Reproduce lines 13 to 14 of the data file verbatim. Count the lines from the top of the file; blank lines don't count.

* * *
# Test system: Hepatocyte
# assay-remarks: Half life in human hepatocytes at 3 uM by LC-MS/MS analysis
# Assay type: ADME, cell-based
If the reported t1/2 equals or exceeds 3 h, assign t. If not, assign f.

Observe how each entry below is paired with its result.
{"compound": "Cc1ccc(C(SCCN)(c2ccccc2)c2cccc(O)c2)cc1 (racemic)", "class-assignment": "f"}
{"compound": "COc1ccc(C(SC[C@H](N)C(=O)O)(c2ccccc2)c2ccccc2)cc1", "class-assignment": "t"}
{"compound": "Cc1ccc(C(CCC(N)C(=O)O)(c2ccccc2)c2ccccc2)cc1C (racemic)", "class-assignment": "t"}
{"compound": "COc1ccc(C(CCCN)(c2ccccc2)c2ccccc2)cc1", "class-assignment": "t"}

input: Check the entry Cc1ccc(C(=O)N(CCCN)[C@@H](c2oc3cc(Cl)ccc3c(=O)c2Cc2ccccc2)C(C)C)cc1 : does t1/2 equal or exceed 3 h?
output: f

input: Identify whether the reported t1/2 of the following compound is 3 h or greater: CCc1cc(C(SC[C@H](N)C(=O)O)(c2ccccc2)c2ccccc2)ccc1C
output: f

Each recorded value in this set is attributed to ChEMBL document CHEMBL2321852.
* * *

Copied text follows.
output: f

Each recorded value in this set is attributed to ChEMBL document CHEMBL2321852.